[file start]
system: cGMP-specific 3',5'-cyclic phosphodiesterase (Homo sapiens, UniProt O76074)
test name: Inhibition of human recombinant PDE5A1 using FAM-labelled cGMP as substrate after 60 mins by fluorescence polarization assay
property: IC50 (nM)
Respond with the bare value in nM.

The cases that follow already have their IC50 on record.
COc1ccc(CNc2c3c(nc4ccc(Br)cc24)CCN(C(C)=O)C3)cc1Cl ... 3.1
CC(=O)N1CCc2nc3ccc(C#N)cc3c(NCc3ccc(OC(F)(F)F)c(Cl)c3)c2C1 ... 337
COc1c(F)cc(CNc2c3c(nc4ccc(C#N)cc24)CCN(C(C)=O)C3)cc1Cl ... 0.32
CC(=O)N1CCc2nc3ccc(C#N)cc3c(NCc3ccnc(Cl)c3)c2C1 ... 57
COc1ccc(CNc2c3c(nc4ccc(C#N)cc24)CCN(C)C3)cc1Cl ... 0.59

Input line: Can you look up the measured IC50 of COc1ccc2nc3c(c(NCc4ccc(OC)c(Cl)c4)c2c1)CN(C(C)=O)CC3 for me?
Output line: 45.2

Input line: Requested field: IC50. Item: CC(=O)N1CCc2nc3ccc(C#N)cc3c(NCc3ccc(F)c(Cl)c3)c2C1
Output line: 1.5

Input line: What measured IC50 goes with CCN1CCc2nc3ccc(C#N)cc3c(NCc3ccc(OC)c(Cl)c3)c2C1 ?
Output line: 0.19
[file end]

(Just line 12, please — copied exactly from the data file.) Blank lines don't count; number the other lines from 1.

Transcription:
Output line: 45.2